Mgr Du has been bishop of Bameng (Inner Mongolia) for the past six years. He was ordained in secret, with Vatican approval, and without permission by the Chinese Catholic Patriotic Association (CCPA), an agency that is trying to set up a national Catholic Church, separate from Rome.
Mgr Du, 47, has not been able to speak in public as bishop until now, nor was not able to wear his Episcopal biretta and pectoral cross in public.
Today’s ceremony in Sanshenggong Cathedral was designed to show that he was being recognised by the government as well. However, the CCPA demanded that Mgr Joseph Ma Yinglin, unlawfully consecrated on 30 April 2006, be part of the service. A latae sententiae excommunication hangs over the latter.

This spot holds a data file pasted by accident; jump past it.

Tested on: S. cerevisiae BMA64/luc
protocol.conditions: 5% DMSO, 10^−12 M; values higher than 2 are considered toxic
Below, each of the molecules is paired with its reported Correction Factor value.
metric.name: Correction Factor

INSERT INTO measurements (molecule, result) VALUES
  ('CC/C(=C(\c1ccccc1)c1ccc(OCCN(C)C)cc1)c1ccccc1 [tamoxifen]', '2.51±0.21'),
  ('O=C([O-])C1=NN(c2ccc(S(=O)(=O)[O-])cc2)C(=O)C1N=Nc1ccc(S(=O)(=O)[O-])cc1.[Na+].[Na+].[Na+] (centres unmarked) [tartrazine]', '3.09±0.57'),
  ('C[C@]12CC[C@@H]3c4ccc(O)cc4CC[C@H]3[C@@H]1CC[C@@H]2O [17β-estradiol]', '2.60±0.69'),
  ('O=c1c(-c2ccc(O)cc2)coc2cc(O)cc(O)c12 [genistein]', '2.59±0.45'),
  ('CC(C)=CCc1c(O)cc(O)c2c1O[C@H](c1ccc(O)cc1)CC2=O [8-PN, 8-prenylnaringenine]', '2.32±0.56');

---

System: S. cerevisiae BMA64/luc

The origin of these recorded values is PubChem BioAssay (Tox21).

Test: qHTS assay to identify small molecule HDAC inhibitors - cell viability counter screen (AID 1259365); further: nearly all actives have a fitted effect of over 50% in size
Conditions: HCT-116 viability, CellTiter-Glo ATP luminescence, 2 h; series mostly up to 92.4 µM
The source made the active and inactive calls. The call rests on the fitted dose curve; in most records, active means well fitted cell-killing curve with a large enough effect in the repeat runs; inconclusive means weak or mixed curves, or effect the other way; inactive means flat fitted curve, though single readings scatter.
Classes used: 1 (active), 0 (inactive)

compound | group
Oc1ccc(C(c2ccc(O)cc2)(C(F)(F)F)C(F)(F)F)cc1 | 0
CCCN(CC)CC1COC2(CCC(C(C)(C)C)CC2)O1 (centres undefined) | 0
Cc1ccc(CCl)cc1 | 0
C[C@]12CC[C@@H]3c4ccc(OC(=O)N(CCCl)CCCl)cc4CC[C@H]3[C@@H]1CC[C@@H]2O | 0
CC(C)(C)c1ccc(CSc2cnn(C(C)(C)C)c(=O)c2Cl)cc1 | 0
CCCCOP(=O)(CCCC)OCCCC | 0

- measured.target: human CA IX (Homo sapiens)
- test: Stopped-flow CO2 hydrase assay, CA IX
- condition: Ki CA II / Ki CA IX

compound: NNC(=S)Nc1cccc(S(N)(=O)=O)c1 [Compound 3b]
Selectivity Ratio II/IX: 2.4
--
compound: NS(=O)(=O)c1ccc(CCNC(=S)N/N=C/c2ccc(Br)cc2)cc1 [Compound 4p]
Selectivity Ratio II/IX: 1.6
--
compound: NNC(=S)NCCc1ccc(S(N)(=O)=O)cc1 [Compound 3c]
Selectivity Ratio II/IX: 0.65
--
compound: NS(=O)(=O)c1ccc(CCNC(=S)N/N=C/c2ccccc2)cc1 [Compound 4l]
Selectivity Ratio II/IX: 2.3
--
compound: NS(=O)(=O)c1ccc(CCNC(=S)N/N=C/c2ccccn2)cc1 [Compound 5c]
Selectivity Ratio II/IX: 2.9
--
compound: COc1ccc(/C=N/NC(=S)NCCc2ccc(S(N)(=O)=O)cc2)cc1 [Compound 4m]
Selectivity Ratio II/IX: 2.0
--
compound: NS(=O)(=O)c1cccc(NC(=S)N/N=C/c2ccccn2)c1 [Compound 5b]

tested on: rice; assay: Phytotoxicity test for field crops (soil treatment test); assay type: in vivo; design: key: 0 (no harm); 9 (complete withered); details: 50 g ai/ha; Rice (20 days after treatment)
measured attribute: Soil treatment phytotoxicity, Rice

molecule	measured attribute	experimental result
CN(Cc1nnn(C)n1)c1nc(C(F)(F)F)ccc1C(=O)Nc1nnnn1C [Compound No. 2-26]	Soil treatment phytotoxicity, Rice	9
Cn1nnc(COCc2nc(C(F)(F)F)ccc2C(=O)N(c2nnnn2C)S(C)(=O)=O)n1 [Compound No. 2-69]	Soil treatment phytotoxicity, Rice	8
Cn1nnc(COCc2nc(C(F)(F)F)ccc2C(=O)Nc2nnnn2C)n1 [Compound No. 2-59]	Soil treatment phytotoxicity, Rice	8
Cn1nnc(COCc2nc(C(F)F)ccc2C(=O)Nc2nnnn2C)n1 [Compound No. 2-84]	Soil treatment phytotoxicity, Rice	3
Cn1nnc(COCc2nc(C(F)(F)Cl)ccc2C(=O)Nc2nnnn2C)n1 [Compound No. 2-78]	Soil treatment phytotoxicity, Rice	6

Recently, the Vatican Commission on the Catholic Church in China issued a statement, calling on bishops to avoid acts (for example, sacramental celebrations, Episcopal ordinations or meetings) that contradict their communion with the Pope. For this reason, Bishop Du refused to take part in the service in the presence of Ma Yinglin.
During the ceremony, he publicly said that he was forced to take part in the Mass with Ma Yinglin. Now, he is under house arrest.
For the past few days, security forces have been out in force policing the city. Internet and telephones have also been placed under surveillance.
“Mgr Du’s courage is inspiring. Let us hope that other bishops follow his example,” a number of Chinese Christians told AsiaNews. However, “There are rumours that more ordinations are on the way and that Ma Yinglin wants to preside over all of them”.
For the past two years, the CCPA has tried to convince official bishops to accept Ma Yinglin as CCPA president.